If you have ever been to the circus, you'll remember that act where the man comes out with his dogs and those big hula hoops. He holds the hoops high in the air and his dogs leap through and run around and leap through again, as fluently as a ballerina's grand jeté. Maybe you thought, "Wow, I wish I could get my dog to do that," but maybe you didn't know how, or if it was even possible, to train your dog to do that. Training your dog to leap through hoops is easy, and pretty soon, he'll be leaping through the air just like any professional circus dog.
Step 1: Let your dog get used to the hoop. Set it on the ground; click and treat when he approaches it. Step 2: Have a helper hold the hoop (do not elevate the hoop) on the floor in front of him. Step 3: Call your dog or lure him through the hoop. Click and treat as he walks through the hoop. Repeat this a few times so he will get used to walking through it. Step 4: Hold the hoop a bit higher and tell him to "Leap!" Click and treat if he jumps through the hoop. Step 5: Keep on giving the hoop more height, clicking and treating each time.
Caspian wasn't so sure about the hula hoop when we started out. Each time I got it out, he would slowly back up a step, then another, and finally leave the room. But I soon taught him that it wasn't anything to be afraid of. Now, jumping through hoops is one of his favorite things, and he rarely requires a treat to do it. I sure did start out with treats, though! Each time he approached the hoop, which was lying motionless on the ground, I would click and treat. Then I had my helper hold the hoop upright as I guided Caspian through the hoop. He tried to go around it at first, but eventually he cooperated. Each time he went through the hoop, I clicked and gave him a treat. Soon, I thanked my helper and took the hula hoop, raising it a bit in the air. "Leap!" I told him. Since he already knew Leap, he jumped right through. I clicked and treated. Each time we did it again, I raised the hula hoop just a bit higher. Soon, he was jumping through them at a very decent height! As we practiced this trick more and more, we started using smaller and smaller hoops.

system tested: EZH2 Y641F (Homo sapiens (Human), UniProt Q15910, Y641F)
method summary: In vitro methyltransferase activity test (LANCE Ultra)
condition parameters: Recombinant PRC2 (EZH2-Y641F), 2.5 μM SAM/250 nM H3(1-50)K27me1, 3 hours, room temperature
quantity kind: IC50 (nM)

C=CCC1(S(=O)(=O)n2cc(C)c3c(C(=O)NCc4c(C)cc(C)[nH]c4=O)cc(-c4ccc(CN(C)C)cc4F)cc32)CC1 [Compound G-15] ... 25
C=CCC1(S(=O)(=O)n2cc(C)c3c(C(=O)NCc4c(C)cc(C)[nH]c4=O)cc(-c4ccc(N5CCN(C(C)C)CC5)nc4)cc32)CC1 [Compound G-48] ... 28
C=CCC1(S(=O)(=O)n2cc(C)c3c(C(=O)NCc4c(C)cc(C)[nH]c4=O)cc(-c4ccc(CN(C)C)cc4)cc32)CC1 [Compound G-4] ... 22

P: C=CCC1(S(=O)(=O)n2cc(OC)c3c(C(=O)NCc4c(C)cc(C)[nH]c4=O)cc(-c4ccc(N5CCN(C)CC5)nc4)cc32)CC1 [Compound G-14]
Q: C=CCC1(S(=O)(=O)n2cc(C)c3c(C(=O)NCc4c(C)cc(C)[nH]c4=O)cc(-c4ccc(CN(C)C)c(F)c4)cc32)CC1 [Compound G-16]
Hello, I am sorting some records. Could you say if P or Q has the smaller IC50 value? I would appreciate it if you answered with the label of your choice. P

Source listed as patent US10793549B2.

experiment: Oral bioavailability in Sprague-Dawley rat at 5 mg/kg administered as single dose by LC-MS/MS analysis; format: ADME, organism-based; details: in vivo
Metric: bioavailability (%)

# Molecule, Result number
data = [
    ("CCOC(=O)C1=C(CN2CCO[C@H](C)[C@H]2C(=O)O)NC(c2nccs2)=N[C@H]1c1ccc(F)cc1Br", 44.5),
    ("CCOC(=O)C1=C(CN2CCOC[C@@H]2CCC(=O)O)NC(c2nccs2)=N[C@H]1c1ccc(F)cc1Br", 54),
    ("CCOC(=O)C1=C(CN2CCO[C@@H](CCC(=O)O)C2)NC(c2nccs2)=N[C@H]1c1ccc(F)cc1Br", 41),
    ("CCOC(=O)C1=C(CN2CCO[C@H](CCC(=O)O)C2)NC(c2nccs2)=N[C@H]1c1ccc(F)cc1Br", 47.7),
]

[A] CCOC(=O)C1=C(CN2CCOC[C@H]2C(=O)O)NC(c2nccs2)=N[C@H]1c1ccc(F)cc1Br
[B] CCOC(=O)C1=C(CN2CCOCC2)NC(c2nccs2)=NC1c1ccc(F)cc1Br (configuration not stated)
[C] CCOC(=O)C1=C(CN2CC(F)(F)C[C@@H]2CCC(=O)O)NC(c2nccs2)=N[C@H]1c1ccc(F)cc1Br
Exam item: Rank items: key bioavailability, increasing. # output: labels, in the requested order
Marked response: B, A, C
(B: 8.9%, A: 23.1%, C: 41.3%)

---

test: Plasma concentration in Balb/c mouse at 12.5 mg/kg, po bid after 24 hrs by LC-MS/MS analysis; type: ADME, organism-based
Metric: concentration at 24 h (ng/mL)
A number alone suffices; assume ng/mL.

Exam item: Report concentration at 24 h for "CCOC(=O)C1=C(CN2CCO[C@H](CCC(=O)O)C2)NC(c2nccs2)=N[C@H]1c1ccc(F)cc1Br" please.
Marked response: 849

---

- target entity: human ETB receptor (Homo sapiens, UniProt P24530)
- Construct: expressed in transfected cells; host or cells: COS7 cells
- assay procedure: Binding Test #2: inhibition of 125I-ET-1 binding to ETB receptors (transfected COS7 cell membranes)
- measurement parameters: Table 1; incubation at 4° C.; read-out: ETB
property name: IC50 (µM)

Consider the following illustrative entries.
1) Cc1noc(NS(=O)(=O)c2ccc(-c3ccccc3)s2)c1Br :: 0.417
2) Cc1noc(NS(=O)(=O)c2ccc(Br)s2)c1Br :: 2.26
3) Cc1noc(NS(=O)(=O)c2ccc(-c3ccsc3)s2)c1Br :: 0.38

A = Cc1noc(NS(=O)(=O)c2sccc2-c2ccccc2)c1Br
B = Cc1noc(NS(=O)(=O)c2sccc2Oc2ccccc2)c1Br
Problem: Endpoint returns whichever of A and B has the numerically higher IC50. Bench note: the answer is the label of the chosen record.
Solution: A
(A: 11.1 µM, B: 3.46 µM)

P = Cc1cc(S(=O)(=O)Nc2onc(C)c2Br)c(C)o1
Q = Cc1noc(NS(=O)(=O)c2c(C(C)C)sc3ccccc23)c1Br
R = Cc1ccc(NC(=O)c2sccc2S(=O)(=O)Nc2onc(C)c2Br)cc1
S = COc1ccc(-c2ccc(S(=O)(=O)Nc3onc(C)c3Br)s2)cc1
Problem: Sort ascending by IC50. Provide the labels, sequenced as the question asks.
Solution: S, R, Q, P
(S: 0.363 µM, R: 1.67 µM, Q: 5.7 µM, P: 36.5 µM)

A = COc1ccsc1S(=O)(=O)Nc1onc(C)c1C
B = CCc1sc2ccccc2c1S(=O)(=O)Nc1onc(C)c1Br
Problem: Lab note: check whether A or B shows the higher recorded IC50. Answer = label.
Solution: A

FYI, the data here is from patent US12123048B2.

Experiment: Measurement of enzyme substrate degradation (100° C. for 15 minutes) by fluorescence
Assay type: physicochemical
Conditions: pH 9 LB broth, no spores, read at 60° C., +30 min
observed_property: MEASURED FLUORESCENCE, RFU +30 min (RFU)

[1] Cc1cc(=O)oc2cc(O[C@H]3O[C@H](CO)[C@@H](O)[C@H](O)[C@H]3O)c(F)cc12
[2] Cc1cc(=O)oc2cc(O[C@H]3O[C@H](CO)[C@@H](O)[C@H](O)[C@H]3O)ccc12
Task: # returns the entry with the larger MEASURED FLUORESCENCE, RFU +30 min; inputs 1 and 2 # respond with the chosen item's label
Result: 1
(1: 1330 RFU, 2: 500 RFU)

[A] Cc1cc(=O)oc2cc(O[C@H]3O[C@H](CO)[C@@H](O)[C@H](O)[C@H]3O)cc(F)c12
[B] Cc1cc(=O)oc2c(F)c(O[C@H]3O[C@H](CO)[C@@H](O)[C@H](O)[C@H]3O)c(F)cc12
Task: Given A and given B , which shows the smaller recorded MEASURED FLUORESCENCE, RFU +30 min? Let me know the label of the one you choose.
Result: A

My dog hits the hoop every time! It is OK to click and treat if your dog hits the hoop starting out. But soon you will want to eliminate this unwanted behavior by not clicking when any part of him touches the hoop. He will soon learn that he has to clear the hoop before he gets his treat.
Tip: "Try using hoops of various sizes. Start out with a standard size hula hoop, but as your dog perfects the trick, try decreasing the size of the hoops. It's quite a spectacle to watch a full grown dog leap through a tiny hoop!"